What happened next was surprising. The RTAF responded by rethinking its approach rather than enforcing decisions already made and approached the Asia Regional Office of IUCN in Bangkok for advice about more realistic approaches to conservation.

As a result, a land-use planning approach was developed involving villagers, Tambon leaders and officials from various government agencies, such as Tambons, the Land Development Office, and the Watershed Conservation and Management Unit, and NGOs.

The project area is the watershed core area, covering 90 square kilometres—the total watershed area is 335 square kilometres— and occupied by about 15,000 people.

It includes several villages and the town of Doi Mae Salong, a busy market and tourist centre with numerous restaurants, tea and coffee shops, guesthouses and hotels.

IUCN became involved in the landscape because it seemed to fit neatly with a major IUCN project, the Livelihoods and Landscape Strategy (LLS), which is being tested in selected landscapes in over 20 countries in Asia, Africa and Latin America.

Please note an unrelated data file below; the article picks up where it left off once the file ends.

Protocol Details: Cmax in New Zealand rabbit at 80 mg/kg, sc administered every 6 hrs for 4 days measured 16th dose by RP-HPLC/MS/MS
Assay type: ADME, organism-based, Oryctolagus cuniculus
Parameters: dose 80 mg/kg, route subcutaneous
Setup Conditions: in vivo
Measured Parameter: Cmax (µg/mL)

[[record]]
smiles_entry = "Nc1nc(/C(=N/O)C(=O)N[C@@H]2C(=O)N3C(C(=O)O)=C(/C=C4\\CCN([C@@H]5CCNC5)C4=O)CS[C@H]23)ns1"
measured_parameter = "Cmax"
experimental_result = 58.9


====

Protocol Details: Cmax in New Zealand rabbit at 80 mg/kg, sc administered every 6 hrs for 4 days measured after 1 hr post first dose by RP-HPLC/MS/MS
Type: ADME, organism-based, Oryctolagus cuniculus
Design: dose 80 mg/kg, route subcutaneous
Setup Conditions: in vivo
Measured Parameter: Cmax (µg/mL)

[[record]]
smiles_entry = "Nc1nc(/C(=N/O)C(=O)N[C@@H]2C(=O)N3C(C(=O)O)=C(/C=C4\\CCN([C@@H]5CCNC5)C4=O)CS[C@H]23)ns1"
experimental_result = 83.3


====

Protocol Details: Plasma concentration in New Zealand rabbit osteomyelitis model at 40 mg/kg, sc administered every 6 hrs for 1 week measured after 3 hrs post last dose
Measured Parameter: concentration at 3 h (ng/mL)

The LLS approach is based on the idea that conservation and livelihood objectives can best be managed on a landscape scale, with multiple land-use types being balanced according to conservation and social objectives.

This differs from many traditional approaches to integrating conservation and development in that improving livelihoods is not seen as a way of achieving conservation, but as an essential function of ecosystems. The approach avoids centralized planning and focuses on the importance of negotiations and trade-offs between players around land uses.

For example, in the case of farming on sites highly subject to erosion, such as slopes and hill tops, alternative farming land in valleys is negotiated. Another somewhat radical approach is the planting of perennial fruit trees and cash crops (especially macadamia and coffee), which meet both conservation and livelihood objectives, in sites susceptible to erosion. Although these species help protect the watershed, conventional forest department practice would insist on the planting of forest species.